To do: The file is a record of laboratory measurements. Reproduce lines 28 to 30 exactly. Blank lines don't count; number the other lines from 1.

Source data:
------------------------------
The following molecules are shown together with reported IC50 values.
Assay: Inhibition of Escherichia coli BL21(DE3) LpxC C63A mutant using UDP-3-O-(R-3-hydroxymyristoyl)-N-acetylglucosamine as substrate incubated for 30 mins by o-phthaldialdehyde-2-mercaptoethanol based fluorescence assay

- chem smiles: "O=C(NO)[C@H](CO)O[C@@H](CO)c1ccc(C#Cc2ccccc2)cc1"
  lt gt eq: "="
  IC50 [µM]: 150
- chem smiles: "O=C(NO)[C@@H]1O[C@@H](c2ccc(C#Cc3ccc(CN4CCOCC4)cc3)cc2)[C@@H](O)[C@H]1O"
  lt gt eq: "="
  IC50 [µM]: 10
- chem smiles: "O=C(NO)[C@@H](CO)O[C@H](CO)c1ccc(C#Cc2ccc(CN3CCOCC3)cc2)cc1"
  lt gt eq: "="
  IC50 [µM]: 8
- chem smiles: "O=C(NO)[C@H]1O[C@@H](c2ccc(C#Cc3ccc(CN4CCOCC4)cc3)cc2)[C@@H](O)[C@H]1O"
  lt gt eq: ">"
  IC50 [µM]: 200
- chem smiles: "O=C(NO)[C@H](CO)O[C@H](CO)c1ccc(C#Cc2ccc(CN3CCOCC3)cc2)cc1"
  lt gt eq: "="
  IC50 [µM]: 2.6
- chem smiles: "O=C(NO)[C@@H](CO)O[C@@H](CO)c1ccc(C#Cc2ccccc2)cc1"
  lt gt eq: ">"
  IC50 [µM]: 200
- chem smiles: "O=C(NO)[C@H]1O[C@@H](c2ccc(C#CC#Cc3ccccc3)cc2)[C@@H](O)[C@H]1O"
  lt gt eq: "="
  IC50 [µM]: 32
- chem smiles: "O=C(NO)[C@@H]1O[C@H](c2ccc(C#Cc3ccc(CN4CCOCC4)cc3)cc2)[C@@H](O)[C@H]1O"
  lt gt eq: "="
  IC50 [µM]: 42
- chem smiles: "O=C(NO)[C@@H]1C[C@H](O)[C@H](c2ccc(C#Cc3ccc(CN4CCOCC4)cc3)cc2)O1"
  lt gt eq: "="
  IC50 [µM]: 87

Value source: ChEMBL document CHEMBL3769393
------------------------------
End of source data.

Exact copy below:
  lt gt eq: "="
  IC50 [µM]: 87

Value source: ChEMBL document CHEMBL3769393